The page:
Wildenstein wins tax case on art placed in offshore trusts
12 January, 2017
French judges cleared art dealer Guy Wildenstein of charges that he concealed paintings worth hundreds of millions of dollars in offshore trusts to avoid taxes, dealing a setback to the country’s crackdown on tax dodging that spans from banks to politicians and soccer stars.
Judge Olivier Geron said Thursday that there wasn’t enough proof to rule that Wildenstein was guilty of fraudulently underestimating inheritance taxes after his father placed assets worth hundreds of millions of euros in offshore trusts before his death.
[May 15 2015 Matisse and Liebermann works returned from “Schwabing Art Trove” ]
German court approved for release the £60 million Matisse, Seated Lady to the descendents of Paul Rosenberg, who include Anne Sinclair, DSK’s ex-wife
It also ruled that Max Liebermann’s Two Riders on a Beach from 1901 will be returned to the descendants of art dealer David Friedman.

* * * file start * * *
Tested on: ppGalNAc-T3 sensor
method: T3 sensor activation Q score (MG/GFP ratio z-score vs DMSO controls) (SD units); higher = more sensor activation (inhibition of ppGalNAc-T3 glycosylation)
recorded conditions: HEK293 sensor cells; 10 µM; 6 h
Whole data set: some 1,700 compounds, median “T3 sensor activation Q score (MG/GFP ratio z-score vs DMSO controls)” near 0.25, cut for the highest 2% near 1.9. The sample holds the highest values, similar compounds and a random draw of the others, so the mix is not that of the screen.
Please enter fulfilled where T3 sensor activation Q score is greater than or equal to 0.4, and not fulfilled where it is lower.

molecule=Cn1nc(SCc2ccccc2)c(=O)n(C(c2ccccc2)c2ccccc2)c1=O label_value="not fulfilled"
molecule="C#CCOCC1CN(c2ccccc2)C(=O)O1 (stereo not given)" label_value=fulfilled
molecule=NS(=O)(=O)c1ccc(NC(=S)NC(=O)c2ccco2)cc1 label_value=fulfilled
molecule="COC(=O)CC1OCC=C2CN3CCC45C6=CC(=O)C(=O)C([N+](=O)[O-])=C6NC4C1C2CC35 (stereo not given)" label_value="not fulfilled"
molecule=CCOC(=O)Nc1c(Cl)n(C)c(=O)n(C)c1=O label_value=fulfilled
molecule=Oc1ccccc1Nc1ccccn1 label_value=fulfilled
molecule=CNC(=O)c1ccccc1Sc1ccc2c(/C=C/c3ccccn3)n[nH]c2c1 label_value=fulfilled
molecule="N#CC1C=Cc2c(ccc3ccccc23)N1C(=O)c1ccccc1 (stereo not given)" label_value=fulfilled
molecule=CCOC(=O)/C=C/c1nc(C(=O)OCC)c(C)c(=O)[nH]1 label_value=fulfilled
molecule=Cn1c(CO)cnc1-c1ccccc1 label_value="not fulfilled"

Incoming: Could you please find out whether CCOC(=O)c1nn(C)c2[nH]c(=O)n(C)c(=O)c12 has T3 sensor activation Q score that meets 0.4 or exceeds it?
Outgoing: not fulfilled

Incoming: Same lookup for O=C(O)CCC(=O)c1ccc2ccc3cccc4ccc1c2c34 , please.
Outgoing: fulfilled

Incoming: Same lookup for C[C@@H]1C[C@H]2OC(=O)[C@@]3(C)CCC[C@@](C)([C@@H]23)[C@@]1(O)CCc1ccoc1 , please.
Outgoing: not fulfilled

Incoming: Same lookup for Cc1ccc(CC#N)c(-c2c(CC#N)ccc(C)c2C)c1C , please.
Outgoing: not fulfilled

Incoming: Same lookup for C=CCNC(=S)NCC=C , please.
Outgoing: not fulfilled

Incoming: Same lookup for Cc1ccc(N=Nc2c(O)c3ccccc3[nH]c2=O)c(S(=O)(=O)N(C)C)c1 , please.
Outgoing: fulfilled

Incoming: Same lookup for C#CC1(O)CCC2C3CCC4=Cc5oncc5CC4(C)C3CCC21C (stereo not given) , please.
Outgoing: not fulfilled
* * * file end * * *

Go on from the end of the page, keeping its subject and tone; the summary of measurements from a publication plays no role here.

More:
They are the first works from the Gurlitt collection to be returned to families of the original owners.. The Matisse was one of more than 400 paintings stolen by the Nazis from the “first family” of art in Paris in the ’20s and ’30s.
[May 6 2014 Hildebrand Gurlitt’s scandalous art cache: son dies, 81]
Cornelius Gurlitt died May 5, age 81, in his apartment in Schwabing, in the presence of a doctor, In April, a German court formally released the trove under a deal with Gurlitt and his lawyers.
This allowed a task force of art experts to continue examining the works to establish their province and whether some may have been stolen or extorted from their original owners, many of them Jewish, durig the Nazi era.
Gurlitt’s father, Hildebrand Gurlitt, was permitted by Adolf Hitler to buy and sell confiscated works – so-called ‘degenerate art’ – to fund Nazi activities. German investigators last year found hundreds of works, including paintings by Picasso, Renoir and Toulouse-Lautrec. Further pictures were found later in Salzburg, Austria.The hoard was given an estimated value of €1bn.